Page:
Industry expert Tony Palmer explains why even the best press operator can’t undo an error made in the screen room
Let’s set the scene: it’s Friday, the last day of the week. The next job on the press is a simple three-colour print on mixed shirts – a total of 82 pieces. It’s 2pm and the customer is calling at 5pm to collect. No problem. As you pick the screens up and start to place them into the press your mind is already racing to the time when you can turn othe lights and finally go home after another chaotic week. You start to click the screens in the correct order and select the correct blades, but when you run your fingers down the rubber edge you notice a small nick. No problem. You can swap it out and you’ll be ready to go.
In goes the underbase screen and, after trying to find a scrap of shirt to print on, you produce a print of the first screen in this ‘simple’ three-colour job. The white is a little dull but that’s probably just the first print, the ink is still a little sticky. You notice that the next colour is on a 43t mesh, but it should be okay as you’re only printing 82 pieces. The stencil department should have known to put this on a 90t, but you can cope: just flash it and it’ll hold, or use a harder blade, straighten the angle and back that pressure off. You’ve been doing this for years, you’re a good printer, you have skills. You’ve got this!
The third colour presents a different problem: the mesh is too high. It’s obvious that the stencil guy has got these two colours the wrong way round and this top white is not going to look too bright. The screen is taped really nicely for a change, but as you try to set it the micro adjusters reach the limit of movement. It needs to go just 1mm more to the left, but, as hard as you try, it just won’t go. After several attempts at bending things that shouldn’t be bent and exercising your extensive knowledge of swear words in various languages, it finally dawns on you that you have to move the other two screens. So the base is unclamped, moved 25mm over, a new scrap shirt is printed and the second colour lined up. It’s taken another 30 minutes, but you still have two hours left – loads of time to print 82 pieces. The press salesman says this press prints at over 1,000 an hour!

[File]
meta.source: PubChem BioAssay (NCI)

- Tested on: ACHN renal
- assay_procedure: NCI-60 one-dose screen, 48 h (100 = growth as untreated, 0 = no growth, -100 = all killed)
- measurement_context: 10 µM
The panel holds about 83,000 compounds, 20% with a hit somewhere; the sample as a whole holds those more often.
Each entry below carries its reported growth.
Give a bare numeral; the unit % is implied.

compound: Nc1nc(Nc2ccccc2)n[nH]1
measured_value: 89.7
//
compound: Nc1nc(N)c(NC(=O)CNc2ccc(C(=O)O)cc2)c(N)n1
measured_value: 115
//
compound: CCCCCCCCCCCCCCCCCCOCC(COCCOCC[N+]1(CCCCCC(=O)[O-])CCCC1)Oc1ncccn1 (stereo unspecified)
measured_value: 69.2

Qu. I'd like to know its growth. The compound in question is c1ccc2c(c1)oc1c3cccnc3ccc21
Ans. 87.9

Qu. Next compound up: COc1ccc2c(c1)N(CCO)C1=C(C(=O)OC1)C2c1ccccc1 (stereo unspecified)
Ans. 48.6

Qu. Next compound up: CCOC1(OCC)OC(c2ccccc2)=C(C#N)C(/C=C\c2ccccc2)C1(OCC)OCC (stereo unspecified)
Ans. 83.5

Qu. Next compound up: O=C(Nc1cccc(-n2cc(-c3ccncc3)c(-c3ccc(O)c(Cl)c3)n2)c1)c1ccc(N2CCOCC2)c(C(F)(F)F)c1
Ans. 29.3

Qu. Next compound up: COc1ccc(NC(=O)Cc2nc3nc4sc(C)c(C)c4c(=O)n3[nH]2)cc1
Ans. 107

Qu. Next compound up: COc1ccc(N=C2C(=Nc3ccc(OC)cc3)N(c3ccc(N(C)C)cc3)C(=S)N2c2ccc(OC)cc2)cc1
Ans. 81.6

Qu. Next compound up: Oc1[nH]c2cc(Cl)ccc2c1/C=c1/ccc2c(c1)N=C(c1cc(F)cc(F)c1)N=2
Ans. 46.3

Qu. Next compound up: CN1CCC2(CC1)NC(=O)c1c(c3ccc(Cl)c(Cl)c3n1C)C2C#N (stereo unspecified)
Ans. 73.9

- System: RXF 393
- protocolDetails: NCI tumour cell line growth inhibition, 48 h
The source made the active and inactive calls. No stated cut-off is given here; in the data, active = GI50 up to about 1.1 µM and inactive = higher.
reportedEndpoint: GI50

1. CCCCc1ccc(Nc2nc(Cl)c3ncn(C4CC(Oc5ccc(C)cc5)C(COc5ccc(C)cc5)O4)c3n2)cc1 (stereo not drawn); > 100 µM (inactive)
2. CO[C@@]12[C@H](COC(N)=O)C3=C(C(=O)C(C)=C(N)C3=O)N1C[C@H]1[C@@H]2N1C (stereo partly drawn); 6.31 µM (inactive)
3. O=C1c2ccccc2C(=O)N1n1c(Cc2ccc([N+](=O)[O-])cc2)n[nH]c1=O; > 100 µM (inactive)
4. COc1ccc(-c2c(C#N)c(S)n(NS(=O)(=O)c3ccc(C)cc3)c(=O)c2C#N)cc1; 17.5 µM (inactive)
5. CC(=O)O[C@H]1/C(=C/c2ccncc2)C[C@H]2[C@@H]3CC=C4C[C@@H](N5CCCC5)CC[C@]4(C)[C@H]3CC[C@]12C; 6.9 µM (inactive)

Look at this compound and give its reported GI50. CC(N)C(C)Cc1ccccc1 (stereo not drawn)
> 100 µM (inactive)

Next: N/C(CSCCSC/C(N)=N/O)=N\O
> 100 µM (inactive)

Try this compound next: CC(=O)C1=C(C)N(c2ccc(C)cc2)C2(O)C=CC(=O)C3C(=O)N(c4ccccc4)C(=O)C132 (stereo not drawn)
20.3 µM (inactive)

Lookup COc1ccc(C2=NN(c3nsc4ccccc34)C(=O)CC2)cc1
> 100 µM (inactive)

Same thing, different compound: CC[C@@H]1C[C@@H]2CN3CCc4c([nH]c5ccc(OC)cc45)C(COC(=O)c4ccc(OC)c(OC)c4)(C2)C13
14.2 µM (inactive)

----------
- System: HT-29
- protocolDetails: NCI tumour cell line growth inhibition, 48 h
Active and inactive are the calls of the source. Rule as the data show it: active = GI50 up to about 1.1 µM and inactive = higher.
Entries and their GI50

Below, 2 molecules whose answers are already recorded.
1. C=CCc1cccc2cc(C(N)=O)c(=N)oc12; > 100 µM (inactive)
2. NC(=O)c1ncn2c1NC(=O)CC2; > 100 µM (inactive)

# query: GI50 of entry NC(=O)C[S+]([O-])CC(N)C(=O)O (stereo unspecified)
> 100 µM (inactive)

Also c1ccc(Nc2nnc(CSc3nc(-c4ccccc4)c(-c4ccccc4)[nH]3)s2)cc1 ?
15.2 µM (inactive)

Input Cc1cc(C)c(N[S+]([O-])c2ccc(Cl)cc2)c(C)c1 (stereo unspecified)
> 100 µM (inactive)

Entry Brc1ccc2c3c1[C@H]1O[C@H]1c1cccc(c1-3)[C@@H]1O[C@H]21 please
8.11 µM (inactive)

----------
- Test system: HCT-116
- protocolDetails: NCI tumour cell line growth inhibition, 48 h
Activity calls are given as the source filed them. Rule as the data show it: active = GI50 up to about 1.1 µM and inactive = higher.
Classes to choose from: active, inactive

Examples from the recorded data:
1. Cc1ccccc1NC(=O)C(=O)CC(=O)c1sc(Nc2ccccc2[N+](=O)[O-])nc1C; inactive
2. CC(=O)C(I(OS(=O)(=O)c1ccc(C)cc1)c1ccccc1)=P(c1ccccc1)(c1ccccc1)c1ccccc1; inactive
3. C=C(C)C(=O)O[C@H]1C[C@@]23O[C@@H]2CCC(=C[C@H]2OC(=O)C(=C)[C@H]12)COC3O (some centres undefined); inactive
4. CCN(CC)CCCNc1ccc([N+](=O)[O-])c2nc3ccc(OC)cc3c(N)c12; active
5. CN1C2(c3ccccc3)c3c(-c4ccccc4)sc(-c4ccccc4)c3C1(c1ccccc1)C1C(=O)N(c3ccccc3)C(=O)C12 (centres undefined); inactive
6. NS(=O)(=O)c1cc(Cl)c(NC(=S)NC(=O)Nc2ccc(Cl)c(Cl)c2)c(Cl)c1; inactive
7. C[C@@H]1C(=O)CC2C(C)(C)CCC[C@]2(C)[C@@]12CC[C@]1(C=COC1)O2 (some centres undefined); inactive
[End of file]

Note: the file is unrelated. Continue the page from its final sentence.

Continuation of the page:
The first sample print comes off and it’s very close to being in register. So you do one more print just to clean it up. The white needs more punch, so you set a double stroke. It’s still not very bright, so you swap out the blade and hit it again.
The second colour rips off and you use words that you would never repeat in front of your mother.
The third sample print is looking good, but the edges are a little rough – that mesh is really too low but a flash cleans things up and the white looks better with three strokes. It’s only 82 pieces, it won’t take much longer.
Vibrant, accurate prints are easier to achieve if the pre-press team is on the ball